Submitted to: Journal of Soil and Water Conservation
Publication Type: Peer Reviewed Journal
Publication Acceptance Date: 7/4/2015
Publication Date: 1/1/2016
Publication URL: http://handle.nal.usda.gov/10113/61878
Citation: King, K.W., Williams, M.R., Fausey, N.R. 2016. Effect of crop type and season on nutrient leaching to tile drainage under a corn-soybean rotation. Journal of Soil and Water Conservation. 71:56-58.
Interpretive Summary: Agricultural tile drainage has been identified as a primary pathway for offsite nutrient transport. However, an understanding of how nutrient transport differs under different crops and seasons is not clear. Long-term measurements of hydrology and water quality from tile drainage in Central Ohio indicate that there is no difference in nutrient transport under corn and soybean production. However, seasonal differences do occur and indicate that greater concentrations occur during the growing season while greater loads occur during the non-growing season. These findings have major implications for identifying and implementing best management practices in the Midwestern tile drained landscape. Cover crops and drainage water management were recommended to address the non-growing season losses.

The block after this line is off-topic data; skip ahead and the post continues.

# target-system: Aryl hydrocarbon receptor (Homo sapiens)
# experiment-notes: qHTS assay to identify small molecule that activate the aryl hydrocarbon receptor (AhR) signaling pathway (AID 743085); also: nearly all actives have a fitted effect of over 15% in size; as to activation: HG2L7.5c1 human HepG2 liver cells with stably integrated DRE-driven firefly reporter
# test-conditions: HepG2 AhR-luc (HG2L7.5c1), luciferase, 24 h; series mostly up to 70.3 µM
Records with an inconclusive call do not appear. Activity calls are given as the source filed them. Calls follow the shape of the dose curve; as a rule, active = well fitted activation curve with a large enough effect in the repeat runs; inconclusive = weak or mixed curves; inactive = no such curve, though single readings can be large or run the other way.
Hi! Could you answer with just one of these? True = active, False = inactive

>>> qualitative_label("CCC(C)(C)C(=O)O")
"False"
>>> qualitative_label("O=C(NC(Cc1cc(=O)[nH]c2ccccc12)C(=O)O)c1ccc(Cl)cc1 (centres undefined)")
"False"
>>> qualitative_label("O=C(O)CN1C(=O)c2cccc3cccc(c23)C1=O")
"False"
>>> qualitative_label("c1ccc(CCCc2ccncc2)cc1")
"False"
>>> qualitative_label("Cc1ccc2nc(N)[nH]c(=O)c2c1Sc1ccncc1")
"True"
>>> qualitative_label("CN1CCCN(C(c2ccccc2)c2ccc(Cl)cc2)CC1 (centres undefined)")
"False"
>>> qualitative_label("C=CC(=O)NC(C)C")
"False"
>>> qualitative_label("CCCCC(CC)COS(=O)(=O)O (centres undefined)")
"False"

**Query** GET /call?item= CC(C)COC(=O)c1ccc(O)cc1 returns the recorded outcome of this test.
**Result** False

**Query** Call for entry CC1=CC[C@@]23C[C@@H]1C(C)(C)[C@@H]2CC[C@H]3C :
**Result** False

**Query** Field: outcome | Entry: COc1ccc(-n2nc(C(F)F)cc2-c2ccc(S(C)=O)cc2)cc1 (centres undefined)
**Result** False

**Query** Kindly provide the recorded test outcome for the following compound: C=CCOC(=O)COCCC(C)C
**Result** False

Technical Abstract: Subsurface tile drainage is a significant pathway for nitrogen (N) and phosphorus (P) transport from agricultural fields. The objective of this study was to evaluate N and P leaching to tile drains under a corn- (Zea mays L.) soybean (Glycine max L.) rotation typical of agricultural management across the U.S. Midwest. Differences in nutrient concentrations and loadings between crop type and between growing (GS) and non-growing seasons (NGS) were assessed. From 2005-2012, hydrology and water quality were monitored at three end-of-tile locations that drained agricultural fields ranging from 7.7-25.6 ha in a headwater watershed in central Ohio, USA. Nitrate-N (NO3-N) and dissolved reactive P (DRP) were the primary (>75%) forms of N and P in drainage water. DRP concentration and loading was not significantly different between crop types, but differed significantly by season. DRP concentration was greater during the GS, while DRP load was greater in the NGS. In comparison, NO3-N concentration and load was dependent on the interaction between crop type and season, with the highest NO3-N concentrations observed during the GS under corn. Differences in N and P leaching to tile drains were attributed to the timing of nutrient application and differences in hydrology (e.g., discharge rate, flow pathways). Study results suggest that management practices, such as cover crops and drainage water management that target nutrient transport in the NGS, have the potential to decrease annual N and P loads. Adherence to recommended 4R stewardship practices may also help minimize nutrient leaching to tile drains under a corn-soybean rotation.